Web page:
One major differentiator between Apache and some of its competitors, like EOG Resources (EOG), is that Apache is not significantly changing its oil/gas mix in the Permian. While others are pulling out all of the stops to transition more heavily into oil, Apache's Permian production remains steadily mixed at about 25% natural gas and 76% liquids. However, Apache is not following the same strategy across the US; realizing the importance of domestically produced oil to its balance sheet, Apache is beginning to drill in the Williston Basin, where it estimates it has 1 billion barrels equivalent of recoverable resources, and the Mississippian Lime, where it estimates it has 2 billion barrels equivalent of recoverable resources.
Although on both of these plays Apache is starting with just three wells, I expect it will ramp up its program on the Mississippian quickly. With a low cost to entry and multiple formations targeted, beginning with the Mississippian Lime and edging down to the Upper Pennsylvania, Apache estimates it has 7,200 drilling locations across its 580,000 net acres on the play. Here as elsewhere Apache is following a contrarian path; as SandRidge Energy (SD) and other play leaders focus on the southern and eastern reaches of the Mississippian, Apache is building its position in the central and northern reaches.
One of its areas of concentration is Rawlins County, where the Cahoj Field is located; on the edge of the Central Kansas uplift, this area was well explored with conventional drilling and is only beginning to be explored by unconventional producers like Apache. Apache is equipped for production from the two shale layers known to occur throughout the Cahoj field, one overlaying the upper carbonate and one between the upper carbonate and lower carbonate zones. While the risks of punching a dry hole in this area is greater than in the southern reaches of the state where other operators are focusing, the lower costs of land acquisition and relatively known deposition of the formation will help Apache overcome such risks, and could lead to higher margins for the firm.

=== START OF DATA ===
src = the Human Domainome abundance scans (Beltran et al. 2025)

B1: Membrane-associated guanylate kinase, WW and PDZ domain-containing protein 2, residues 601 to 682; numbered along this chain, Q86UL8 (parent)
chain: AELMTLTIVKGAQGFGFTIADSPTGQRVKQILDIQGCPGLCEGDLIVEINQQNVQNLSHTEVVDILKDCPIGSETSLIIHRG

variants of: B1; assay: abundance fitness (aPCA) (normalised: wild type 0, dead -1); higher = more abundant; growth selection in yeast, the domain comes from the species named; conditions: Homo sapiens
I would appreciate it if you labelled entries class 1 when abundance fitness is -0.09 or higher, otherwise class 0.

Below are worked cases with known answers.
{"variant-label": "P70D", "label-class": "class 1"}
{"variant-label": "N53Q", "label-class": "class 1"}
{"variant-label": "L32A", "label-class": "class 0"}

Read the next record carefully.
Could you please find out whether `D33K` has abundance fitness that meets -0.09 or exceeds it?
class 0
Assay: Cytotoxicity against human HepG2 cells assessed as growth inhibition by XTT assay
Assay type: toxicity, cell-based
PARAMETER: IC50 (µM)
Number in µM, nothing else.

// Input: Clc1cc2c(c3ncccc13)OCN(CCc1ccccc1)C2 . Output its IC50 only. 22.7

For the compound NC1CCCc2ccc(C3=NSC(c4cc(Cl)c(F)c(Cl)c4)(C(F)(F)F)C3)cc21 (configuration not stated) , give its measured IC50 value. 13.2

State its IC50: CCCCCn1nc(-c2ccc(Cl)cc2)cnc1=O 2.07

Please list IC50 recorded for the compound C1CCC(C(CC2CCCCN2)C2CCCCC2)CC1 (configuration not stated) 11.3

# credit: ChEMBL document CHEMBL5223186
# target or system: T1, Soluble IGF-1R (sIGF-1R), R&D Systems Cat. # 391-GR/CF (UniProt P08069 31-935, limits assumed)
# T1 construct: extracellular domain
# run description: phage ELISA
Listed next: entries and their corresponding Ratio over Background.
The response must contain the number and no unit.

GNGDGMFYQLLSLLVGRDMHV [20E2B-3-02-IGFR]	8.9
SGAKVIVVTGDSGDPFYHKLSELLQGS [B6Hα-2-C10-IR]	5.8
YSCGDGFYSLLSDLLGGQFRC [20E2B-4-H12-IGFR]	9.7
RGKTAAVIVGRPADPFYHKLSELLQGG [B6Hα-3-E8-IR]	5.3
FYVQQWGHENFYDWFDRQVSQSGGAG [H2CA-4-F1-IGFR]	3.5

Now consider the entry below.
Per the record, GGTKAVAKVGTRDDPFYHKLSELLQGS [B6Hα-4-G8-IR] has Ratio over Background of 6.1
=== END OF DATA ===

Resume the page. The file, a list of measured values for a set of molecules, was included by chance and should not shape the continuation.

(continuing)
Apache is currently trading around $87 per share, giving it a price to book of 1.2 and a forward price to earnings of 8.0. These are attractive metrics for Apache, and indicate a discount to its peers. Anadarko is trading around $71 per share with a price to book of 1.8 and a forward price to earnings of 17.8, while EOG is trading around $114 per share at a price to book of 2.3 and a forward price to earnings of 18.1. ENI is trading around $17 per share with a price to book of 1.4 and a forward price to earnings of 13.4. Finally, SandRidge is trading around $7 per share, with a price to book of 1.2 and a forward price to earnings of 16.2.
I think Apache's discount reflects investor concerns over its aggressive growth plan, but these concerns are misplaced. Apache's focus on maintaining one of the lowest debt levels in the industry means that it finances most of its operations from cash flow, and maintains one of the lowest debt to equity levels in its peer group. Apache is also well balanced enough that any shift in a regional market can be countered with activities in another area. At the foot of a stellar growth curve, Apache is very attractive at current prices.